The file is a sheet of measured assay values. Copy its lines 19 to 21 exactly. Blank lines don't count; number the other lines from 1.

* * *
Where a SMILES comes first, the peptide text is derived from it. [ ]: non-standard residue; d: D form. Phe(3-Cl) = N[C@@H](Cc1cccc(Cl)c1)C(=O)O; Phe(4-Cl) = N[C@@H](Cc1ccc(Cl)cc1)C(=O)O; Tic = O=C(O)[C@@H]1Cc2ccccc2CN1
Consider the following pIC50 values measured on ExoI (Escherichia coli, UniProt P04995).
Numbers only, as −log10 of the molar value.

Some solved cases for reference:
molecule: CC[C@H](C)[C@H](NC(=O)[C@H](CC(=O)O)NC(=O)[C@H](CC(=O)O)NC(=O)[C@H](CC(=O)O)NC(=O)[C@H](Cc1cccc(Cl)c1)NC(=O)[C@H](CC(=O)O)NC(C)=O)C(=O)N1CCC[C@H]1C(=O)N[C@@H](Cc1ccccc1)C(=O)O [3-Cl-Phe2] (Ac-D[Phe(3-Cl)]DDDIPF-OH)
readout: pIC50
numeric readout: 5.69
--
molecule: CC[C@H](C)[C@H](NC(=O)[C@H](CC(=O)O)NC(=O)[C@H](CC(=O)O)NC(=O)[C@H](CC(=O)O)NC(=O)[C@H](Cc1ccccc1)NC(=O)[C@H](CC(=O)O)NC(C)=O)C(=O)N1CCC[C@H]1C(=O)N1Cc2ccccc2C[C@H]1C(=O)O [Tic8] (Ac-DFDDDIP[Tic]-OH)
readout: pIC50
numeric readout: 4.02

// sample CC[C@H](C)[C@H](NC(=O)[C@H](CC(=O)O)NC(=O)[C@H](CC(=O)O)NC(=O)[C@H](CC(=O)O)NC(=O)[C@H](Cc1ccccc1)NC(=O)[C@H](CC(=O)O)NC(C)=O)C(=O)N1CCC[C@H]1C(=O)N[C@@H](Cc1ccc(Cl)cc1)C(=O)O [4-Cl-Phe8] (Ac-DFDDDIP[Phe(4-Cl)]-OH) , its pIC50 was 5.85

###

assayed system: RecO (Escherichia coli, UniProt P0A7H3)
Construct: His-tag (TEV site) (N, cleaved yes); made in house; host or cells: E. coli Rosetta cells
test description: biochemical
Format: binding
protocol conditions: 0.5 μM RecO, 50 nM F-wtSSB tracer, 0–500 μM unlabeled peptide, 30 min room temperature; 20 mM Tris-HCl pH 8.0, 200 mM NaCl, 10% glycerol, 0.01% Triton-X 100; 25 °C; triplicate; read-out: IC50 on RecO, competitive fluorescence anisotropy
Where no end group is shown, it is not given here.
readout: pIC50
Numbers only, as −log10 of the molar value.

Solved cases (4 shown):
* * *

Where no end group is shown, it is not given here.
readout: pIC50
Numbers only, as −log10 of the molar value.